An anonymous reader writes "Wine on Android is happening slowly but surely ... Wine is now in a state to be able to run your favorite Windows (x86) game on your Android-powered ARM device, assuming the game is Windows Solitaire. Wine has been making progress on Android to allow simple applications to run on Wine, but they have run into some challenges, as noted in the annual talk at FOSDEM."
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sfcrazy writes "A German court has dismissed a 'reselling' case in favor of Valve Software, the maker of Steam OS. German consumer group Verbraucherzentrale Bundesverband (vzbv) had filed a complaint against Valve as Valve's EULA (End User License Agreement) prohibits users from re-selling their games. What it means is that German users can't resell their Steam Games."
fplatten writes "I would definitely call this unethical manipulation of the ratings system: the Worst Company in America, EA is routing all ratings made in game of 1 to 4 stars as an email that is sent to EA, but all 5 star ratings are routed to the Google Play store, where its rating is currently 4.3 out of 5."
Nerval's Lobster writes "A more prominent role in video-game development could prove the latest territory on Amazon's 'attempt to conquer' list. Yes, there's already Amazon Game Studios, which produces smaller games such as Air Patriots (a tower-defense title), but that evidently wasn't enough — Amazon has acquired Double Helix, most notably the developer behind Killer Instinct and other big-action games for PCs and consoles. Amazon confirmed the deal to multiple media outlets, suggesting that it would use Double Helix's developers and intellectual property 'as part of our ongoing commitment to build innovative games for customers.' Why would Amazon want to bulk out its game-creation abilities? Rumors have floated for the past couple weeks (hat tip to Gamespot) that the company is hard at work on an Android-based gaming console that will retail for below $300. Over the past year, it's also hired gaming luminaries such as Halo author Eric Nylund, which it probably wouldn't have done without something big — or at least interesting — in the works. Amazon would doubtlessly position such a device (if it actually becomes a reality) as the low-cost alternative to Microsoft's Xbox One and Sony's PlayStation 4. But even the cheapest console won't sell without some killer games to attract customers — and that's where Double Helix might come in. ... With Nintendo flagging, there's potentially an opening for a third console ecosystem to take hold."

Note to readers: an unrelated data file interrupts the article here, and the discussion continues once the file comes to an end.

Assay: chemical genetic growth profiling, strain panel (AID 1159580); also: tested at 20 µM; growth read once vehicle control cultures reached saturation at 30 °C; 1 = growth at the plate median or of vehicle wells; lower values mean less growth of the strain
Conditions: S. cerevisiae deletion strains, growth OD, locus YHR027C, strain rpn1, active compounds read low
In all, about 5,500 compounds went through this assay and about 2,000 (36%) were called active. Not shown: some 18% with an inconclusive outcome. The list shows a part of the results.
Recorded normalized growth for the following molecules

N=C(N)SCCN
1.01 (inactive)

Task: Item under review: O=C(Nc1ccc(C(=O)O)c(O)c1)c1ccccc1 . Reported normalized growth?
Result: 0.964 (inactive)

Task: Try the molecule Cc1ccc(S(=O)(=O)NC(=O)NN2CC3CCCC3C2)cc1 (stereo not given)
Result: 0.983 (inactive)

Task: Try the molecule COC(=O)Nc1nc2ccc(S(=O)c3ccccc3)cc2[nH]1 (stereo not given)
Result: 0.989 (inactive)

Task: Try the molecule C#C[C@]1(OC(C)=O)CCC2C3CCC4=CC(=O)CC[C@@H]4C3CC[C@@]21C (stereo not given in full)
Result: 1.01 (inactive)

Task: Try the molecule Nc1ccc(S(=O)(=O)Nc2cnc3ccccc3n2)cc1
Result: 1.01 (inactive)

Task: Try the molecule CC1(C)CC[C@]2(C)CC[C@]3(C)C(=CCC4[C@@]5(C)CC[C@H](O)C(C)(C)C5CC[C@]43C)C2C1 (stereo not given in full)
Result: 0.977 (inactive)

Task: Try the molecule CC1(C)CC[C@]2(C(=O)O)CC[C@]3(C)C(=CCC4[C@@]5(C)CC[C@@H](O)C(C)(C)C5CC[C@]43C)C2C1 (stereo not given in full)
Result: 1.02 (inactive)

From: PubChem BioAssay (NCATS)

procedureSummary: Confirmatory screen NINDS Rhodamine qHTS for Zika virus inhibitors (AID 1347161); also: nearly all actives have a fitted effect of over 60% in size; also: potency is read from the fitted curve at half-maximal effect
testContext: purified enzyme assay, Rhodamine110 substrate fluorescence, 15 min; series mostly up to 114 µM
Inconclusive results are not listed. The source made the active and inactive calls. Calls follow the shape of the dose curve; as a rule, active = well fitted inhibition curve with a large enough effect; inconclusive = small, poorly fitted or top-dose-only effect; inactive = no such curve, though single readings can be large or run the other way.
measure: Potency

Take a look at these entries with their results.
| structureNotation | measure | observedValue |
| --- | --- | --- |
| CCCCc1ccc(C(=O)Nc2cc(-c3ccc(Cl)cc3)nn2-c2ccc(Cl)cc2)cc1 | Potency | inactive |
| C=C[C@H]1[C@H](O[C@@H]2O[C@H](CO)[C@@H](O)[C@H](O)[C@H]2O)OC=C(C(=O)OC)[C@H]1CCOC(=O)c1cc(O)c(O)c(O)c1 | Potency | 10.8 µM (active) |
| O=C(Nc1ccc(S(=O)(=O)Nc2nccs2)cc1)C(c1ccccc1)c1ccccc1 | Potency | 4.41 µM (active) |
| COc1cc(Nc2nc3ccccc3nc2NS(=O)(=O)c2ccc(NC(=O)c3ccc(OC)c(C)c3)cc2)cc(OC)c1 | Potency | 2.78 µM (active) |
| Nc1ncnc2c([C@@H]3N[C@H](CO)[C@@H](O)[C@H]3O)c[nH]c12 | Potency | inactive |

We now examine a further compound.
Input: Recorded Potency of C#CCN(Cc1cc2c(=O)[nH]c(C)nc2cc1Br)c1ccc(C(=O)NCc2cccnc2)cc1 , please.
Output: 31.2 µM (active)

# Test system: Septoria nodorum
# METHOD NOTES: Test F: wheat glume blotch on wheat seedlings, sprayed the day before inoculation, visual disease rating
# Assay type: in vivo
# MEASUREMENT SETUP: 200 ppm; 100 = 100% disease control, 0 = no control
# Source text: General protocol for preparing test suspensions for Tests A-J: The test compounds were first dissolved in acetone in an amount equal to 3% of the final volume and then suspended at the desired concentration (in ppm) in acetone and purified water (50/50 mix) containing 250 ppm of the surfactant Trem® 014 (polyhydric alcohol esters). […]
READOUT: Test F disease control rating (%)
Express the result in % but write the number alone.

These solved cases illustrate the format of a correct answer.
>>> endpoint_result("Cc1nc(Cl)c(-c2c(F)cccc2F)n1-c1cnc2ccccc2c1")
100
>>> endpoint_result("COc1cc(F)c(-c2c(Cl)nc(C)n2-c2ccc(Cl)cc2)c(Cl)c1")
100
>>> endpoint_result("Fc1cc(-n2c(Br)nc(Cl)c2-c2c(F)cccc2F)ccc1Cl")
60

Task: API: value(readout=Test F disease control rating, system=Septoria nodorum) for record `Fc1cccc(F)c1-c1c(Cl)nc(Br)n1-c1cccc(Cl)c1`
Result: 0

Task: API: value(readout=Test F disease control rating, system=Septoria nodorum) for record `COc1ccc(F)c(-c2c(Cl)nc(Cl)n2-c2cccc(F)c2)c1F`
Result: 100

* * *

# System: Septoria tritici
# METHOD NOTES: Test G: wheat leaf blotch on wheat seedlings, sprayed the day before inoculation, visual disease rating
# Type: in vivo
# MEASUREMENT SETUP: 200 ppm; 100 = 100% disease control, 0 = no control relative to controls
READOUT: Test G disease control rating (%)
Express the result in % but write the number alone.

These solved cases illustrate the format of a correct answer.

An anonymous reader writes John Carmack left id Software last year, more than 20 years after he founded the company. There was a lot of speculation as to why, and now an interview at USA Today provides an explanation. Carmack had become Chief Technical Officer for Oculus VR a few months prior, and he was excited about bringing virtual reality gaming into the mainstream. Unfortunately, he couldn't get id Software's parent company, Zenimax, onboard. He'd hoped they would 'allow games he worked on to appear on the Oculus Rift headset. Had the deal been consummated, Wolfenstein: The New Order — an upcoming sequel to Wolfenstein 3D, an early id release — could have been part of the Oculus' tech demonstration that earned raves and awards at the recent Consumer Electronic Show.' Carmack said, 'But they couldn't come together on that which made me really sad. It was just unfortunate. When it became clear that I wasn't going to have the opportunity to do any work on VR while at id software, I decided to not renew my contract.'"